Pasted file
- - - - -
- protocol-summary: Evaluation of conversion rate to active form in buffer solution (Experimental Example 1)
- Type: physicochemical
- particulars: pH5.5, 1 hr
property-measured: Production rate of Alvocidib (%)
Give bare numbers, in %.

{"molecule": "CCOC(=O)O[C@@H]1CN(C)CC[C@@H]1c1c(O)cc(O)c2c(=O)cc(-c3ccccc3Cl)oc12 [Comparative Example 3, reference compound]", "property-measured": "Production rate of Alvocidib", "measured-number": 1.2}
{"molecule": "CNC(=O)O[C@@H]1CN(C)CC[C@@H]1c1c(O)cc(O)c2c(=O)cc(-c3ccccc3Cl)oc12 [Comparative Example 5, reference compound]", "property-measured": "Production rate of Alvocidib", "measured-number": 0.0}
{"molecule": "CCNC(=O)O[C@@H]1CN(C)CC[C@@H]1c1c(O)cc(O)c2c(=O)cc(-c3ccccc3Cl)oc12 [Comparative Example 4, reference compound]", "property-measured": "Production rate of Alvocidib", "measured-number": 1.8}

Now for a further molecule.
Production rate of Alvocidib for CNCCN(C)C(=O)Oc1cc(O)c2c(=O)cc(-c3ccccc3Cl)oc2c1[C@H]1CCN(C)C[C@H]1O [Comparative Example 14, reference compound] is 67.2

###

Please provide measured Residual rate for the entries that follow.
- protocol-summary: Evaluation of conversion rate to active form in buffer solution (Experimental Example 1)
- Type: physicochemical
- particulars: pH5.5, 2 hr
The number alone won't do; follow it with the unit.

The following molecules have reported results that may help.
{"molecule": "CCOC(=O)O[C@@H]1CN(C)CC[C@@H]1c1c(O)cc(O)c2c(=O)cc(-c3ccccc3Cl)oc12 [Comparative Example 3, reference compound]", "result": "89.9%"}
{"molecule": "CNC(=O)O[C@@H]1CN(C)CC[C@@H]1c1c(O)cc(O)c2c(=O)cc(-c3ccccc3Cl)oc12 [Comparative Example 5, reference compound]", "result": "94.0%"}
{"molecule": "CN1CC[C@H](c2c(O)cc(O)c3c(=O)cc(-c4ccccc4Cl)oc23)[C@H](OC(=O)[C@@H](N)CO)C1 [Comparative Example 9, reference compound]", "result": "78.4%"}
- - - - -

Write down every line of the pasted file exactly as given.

- protocol-summary: Evaluation of conversion rate to active form in buffer solution (Experimental Example 1)
- Type: physicochemical
- particulars: pH5.5, 1 hr
property-measured: Production rate of Alvocidib (%)
Give bare numbers, in %.

{"molecule": "CCOC(=O)O[C@@H]1CN(C)CC[C@@H]1c1c(O)cc(O)c2c(=O)cc(-c3ccccc3Cl)oc12 [Comparative Example 3, reference compound]", "property-measured": "Production rate of Alvocidib", "measured-number": 1.2}
{"molecule": "CNC(=O)O[C@@H]1CN(C)CC[C@@H]1c1c(O)cc(O)c2c(=O)cc(-c3ccccc3Cl)oc12 [Comparative Example 5, reference compound]", "property-measured": "Production rate of Alvocidib", "measured-number": 0.0}
{"molecule": "CCNC(=O)O[C@@H]1CN(C)CC[C@@H]1c1c(O)cc(O)c2c(=O)cc(-c3ccccc3Cl)oc12 [Comparative Example 4, reference compound]", "property-measured": "Production rate of Alvocidib", "measured-number": 1.8}

Now for a further molecule.
Production rate of Alvocidib for CNCCN(C)C(=O)Oc1cc(O)c2c(=O)cc(-c3ccccc3Cl)oc2c1[C@H]1CCN(C)C[C@H]1O [Comparative Example 14, reference compound] is 67.2

###

Please provide measured Residual rate for the entries that follow.
- protocol-summary: Evaluation of conversion rate to active form in buffer solution (Experimental Example 1)
- Type: physicochemical
- particulars: pH5.5, 2 hr
The number alone won't do; follow it with the unit.

The following molecules have reported results that may help.
{"molecule": "CCOC(=O)O[C@@H]1CN(C)CC[C@@H]1c1c(O)cc(O)c2c(=O)cc(-c3ccccc3Cl)oc12 [Comparative Example 3, reference compound]", "result": "89.9%"}
{"molecule": "CNC(=O)O[C@@H]1CN(C)CC[C@@H]1c1c(O)cc(O)c2c(=O)cc(-c3ccccc3Cl)oc12 [Comparative Example 5, reference compound]", "result": "94.0%"}
{"molecule": "CN1CC[C@H](c2c(O)cc(O)c3c(=O)cc(-c4ccccc4Cl)oc23)[C@H](OC(=O)[C@@H](N)CO)C1 [Comparative Example 9, reference compound]", "result": "78.4%"}